Why pine for the good ol’ days when you can have them now?

1929 ford model a business coupe side profile

We first met members of the Magic City Model A’s more than 140 miles from home, parked in front of the local Western Museum. There were six Model A Fords parked in a neat row, and not a single “modern” support vehicle appeared to be traveling with them. The cars represented the wide range of body style’s available, from Bob Voight’s 1929 Model A Business Coupe to Jim Beley’s 1929 “Woody” Model A Station Wagon.

We asked Voight if there were any support vehicles in the convoy, and he scoffed. All club members carry tools and spare parts when they go on a tour, and they make their own repairs. No support needed.

The club, based in Billings, Montana, boasts 73 running Model As and 101 members. Shorter two- or three-day tours happen once a month, with a longer trip each year. This year, club members are driving from Billings to Boise, Idaho, an 800-mile round trip that’s expected to take more than a week at their relaxed pace. Again, with no support vehicles.

ford model a's at billings club
Austin Lott

What does it take to make a pre-war classic Ford highway worthy? The answer may surprise you: not much. “Some members drive them stock,” Voight explains. The groups typically drives 50–55 mph, far slower than the 80-mph speed limit on most highways in Montana, but much easier on the cars that were often driven on primitive and rough roads when new. Although some purists like to keep their Model A stock, Voight and Beley believe a handful of changes are both pragmatic and necessary.

The most common modifications that club members make are related to safety and reliability. Smaller modifications are often made too, things like installing LED lights in the turn signals and modern headlights that produce more light with the six volts available from the 1920s electrical system. Another change is switching from plate glass to safety glass.

Larger modifications include the engine and transmission, but they’re not modified as much as you might think. Common engine upgrades include a higher compression head and high-lift camshaft, which can give as much as 10 additional horsepower. Larry Malmstrom, the Magic City Model A’s president, explained that the heads make all the difference on hills. “When you’ve only got 40 horsepower, an additional 10 really helps,” he says. That’s the difference between maintaining 50 mph up a grade and dropping down a gear.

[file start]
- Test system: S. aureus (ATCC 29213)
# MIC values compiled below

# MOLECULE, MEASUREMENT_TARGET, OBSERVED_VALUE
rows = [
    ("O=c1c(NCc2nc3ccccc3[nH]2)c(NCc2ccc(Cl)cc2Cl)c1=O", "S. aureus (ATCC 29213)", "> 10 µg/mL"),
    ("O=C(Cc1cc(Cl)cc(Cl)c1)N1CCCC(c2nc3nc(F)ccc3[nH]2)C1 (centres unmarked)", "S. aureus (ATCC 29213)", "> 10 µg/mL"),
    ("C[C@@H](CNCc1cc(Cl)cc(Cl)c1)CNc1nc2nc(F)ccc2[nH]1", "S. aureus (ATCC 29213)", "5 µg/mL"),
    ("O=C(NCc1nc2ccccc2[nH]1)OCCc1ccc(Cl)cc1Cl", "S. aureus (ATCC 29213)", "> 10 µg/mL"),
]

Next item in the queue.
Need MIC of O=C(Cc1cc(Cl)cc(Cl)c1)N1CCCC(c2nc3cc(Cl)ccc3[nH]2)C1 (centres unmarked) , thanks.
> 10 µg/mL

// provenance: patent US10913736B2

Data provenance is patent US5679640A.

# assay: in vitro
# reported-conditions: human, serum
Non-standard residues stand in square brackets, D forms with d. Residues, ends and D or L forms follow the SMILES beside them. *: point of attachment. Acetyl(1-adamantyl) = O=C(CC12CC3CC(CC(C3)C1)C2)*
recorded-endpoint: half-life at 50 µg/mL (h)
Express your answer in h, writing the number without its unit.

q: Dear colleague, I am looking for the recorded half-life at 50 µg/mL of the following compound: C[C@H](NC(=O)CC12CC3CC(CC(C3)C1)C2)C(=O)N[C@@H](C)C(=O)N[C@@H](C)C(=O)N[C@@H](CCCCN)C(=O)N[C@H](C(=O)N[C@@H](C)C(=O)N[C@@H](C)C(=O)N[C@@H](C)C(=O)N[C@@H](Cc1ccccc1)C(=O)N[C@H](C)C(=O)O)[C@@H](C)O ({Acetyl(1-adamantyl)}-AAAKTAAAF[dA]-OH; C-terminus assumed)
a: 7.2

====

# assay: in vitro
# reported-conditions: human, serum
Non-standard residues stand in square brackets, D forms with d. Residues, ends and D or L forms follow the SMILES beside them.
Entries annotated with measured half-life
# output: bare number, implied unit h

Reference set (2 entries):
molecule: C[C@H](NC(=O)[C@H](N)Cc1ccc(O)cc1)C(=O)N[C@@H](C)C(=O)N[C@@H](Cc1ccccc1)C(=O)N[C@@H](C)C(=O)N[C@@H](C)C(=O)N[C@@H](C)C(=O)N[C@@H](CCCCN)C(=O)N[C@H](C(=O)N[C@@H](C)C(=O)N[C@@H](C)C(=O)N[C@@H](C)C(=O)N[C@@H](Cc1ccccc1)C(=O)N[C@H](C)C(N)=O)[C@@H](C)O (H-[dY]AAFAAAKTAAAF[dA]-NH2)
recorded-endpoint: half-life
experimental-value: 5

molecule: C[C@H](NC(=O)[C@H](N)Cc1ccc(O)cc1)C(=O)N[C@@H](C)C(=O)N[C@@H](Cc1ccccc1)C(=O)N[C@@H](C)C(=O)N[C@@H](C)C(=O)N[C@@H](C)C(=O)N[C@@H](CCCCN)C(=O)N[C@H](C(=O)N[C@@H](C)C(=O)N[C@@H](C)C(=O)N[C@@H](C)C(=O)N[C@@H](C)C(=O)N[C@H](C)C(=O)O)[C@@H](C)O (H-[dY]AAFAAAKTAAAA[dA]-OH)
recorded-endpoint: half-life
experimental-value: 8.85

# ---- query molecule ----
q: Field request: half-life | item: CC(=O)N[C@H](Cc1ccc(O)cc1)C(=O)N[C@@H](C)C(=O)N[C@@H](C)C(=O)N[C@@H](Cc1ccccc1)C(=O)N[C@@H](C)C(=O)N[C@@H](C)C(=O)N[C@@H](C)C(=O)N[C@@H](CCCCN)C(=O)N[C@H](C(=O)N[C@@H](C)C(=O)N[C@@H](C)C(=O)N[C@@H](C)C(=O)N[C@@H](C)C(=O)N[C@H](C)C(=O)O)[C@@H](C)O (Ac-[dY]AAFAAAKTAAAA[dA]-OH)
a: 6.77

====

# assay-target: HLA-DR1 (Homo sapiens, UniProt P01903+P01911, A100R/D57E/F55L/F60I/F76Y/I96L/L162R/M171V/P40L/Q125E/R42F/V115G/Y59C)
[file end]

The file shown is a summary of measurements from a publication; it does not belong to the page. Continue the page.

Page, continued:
wooden ford model a side view
Austin Lott

The second under-hood upgrade is swapping the generator for an alternator. Voight explains the original generator has an extra adjustable brush for generating additional electricity, and the driver sets this brush to fit the condition and demand of the electrical system. Driving at night and using the headlights? Better get a few more amps out of it. Driving during the day? Better set it a bit lower. If you get it wrong? “Well, you could boil the battery,” Voight explains. The generator doesn’t have a voltage regulator like a modern alternator.

As a less demanding solution, many have swapped in a “one-wire” alternator, complete with voltage regulator.

A modern touch enjoyed by Model A owners with an urge to tour is the Mitchell Manufacturing overdrive. The unit is effectively a gear splitter with a high and low gear that gives the Model A six, instead of three, forward gears. While on the road the engine goes from a buzz to a hardly-noticeable hum when Beley shifts the station wagon from three “LO” to three “HI.” The overdrive is synchronized, so double-clutching isn’t necessary when shifting to high gear. Mitchell Manufacturing also offers a fully-synchronized Model A transmission, Voight says, while giving Beley a knowing glance. “We had Jim’s transmission open and it doesn’t look anything like it should,” Voight explains. The synchronized gearbox in the Woody lets Beley shift without double-clutching.

1929 ford model a business coupe rear
Austin Lott

Despite a list of recommended maintenance before every tour, things can and do go wrong with the cars. However, the majority of the mishaps can be fixed quickly on the side of the road with a basic set of tools. Even blowing a head gasket isn’t trip ending: 45 minutes and a new one can be swapped in with the right help.

“I remember on a recent trip one member had their generator go out,” Malmstrom says. “In the time it took to walk to the back to get his spare, the other club members had removed the bad one and were waiting for him to hand over the spare to be installed.”